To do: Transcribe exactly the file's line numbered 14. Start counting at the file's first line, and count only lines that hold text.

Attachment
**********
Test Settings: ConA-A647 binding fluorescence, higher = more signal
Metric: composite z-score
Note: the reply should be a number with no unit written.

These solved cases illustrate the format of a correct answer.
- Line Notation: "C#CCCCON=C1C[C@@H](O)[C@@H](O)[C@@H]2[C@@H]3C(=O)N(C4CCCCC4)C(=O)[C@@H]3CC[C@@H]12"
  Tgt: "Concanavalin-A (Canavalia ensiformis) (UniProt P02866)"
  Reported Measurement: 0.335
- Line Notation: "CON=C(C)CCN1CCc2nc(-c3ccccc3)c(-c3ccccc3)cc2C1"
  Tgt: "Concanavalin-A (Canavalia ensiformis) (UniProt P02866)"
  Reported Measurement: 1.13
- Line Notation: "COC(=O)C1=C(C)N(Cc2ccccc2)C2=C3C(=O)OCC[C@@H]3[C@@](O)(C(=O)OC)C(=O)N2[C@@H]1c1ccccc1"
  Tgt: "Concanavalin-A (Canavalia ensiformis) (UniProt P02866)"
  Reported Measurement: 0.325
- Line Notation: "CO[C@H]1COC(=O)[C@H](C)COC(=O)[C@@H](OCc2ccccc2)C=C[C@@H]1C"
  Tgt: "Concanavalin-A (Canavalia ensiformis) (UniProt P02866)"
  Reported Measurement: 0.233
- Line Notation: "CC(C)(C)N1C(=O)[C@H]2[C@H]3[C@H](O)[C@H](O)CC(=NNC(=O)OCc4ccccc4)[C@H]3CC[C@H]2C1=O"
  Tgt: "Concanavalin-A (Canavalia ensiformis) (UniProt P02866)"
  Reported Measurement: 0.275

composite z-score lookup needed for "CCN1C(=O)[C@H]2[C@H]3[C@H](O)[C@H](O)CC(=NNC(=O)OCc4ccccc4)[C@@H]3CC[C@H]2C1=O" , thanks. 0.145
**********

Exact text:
- Line Notation: "CO[C@H]1COC(=O)[C@H](C)COC(=O)[C@@H](OCc2ccccc2)C=C[C@@H]1C"